94 Egypt 27.80 2015
95 Jordan 27.50 2010
96 Portugal 27.40 2014
96 Ethiopia 27.40 2010
98 Tunisia 27.00 2010
99 Bangladesh 26.90 2010
99 Sierra Leone 26.90 2011
101 Vietnam 26.80 2014
101 Niger 26.80 2014
103 Armenia 26.70 2015
103 Sudan 26.70 2009
105 Latvia 26.60 2014
106 Australia 26.50 2010
107 Guinea 26.40 2012
107 Nepal 26.40 2010
107 Tajikistan 26.40 2015
110 Estonia 26.20 2014
110 United Kingdom 26.20 2014
112 Greece 26.10 2014
113 Spain 26.00 2014
113 France 26.00 2014
113 Liberia 26.00 2014
113 Pakistan 26.00 2013
117 Bosnia and Herzegovina 25.80 2011
118 Mali 25.70 2009
118 Montenegro 25.70 2014
118 Azerbaijan 25.70 2008
121 Mongolia 25.50 2014
121 Italy 25.50 2014
121 Switzerland 25.50 2013
124 Canada 25.30 2013
125 Poland 25.20 2014
126 Macedonia 25.00 2015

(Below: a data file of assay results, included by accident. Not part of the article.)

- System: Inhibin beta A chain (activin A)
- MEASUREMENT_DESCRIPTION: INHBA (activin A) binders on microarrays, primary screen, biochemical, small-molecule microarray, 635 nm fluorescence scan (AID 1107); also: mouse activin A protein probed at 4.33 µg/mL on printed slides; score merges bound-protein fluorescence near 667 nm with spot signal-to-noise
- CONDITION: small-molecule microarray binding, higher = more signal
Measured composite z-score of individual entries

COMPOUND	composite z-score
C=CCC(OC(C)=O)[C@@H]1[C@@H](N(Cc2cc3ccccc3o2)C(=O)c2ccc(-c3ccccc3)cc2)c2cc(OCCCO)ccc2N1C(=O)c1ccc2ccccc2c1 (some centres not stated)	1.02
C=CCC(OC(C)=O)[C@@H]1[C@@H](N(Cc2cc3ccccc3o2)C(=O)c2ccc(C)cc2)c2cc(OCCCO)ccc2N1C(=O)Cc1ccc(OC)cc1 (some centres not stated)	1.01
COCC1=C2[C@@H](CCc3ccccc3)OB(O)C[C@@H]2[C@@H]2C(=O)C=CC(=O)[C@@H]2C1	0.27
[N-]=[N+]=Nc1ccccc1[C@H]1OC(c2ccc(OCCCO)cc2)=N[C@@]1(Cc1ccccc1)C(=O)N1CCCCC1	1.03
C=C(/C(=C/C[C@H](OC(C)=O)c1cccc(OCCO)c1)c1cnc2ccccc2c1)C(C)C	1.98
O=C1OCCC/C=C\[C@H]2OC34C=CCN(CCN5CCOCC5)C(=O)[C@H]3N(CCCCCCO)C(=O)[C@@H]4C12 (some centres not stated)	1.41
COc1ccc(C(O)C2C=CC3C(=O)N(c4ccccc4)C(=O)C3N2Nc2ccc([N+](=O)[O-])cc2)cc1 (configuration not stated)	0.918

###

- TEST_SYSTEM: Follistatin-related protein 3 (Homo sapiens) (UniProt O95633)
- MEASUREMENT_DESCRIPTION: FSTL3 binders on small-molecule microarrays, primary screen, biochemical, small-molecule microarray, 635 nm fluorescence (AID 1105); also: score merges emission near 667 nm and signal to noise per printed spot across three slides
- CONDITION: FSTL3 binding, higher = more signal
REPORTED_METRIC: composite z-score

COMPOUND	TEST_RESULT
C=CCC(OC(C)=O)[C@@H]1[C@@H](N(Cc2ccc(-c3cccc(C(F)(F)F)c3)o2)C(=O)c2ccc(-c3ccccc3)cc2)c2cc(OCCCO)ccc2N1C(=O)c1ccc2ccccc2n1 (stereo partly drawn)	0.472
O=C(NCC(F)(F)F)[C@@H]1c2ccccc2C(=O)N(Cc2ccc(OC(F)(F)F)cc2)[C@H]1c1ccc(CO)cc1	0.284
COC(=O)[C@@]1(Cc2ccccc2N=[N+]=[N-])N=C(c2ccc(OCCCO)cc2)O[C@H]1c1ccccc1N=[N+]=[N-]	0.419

126 Timor-Leste 25.00 2007
128 Germany 24.90 2013
128 Ireland 24.90 2014
130 Japan 24.80 2008
130 Mauritania 24.80 2014
130 Kyrgyz Republic 24.80 2015
130 Lebanon 24.80 2011
134 Luxembourg 24.30 2014
135 São Tomé and Principe 24.20 2010
136 Austria 24.10 2014
136 Croatia 24.10 2014
138 Hungary 24.00 2014
139 Korea 23.80 2012
140 Iraq 23.70 2012
140 Denmark 23.70 2014
142 Netherlands 23.30 2014
143 Algeria 22.90 2011
143 Albania 22.90 2012
143 Serbia 22.90 2013
146 Moldova 22.50 2015
147 Belgium 22.40 2014
148 Kazakhstan 22.30 2015
149 Belarus 22.20 2015
150 Czech Republic 22.10 2014
151 Finland 22.00 2014
152 Ukraine 21.60 2015
152 Norway 21.60 2014
152 Romania 21.60 2013
155 Sweden 21.50 2014
156 Iceland 21.30 2014
157 Slovenia 21.10 2014
158 Slovak Republic 20.30 2014

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Development Relevance: The World Bank Group’s goal of promoting shared prosperity has been defined as fostering income growth of the bottom 40 per cent of the welfare distribution in every country. Income distribution data and the Gini coefficient measure inequality in income or consumption and important indicators for measuring shared prosperity.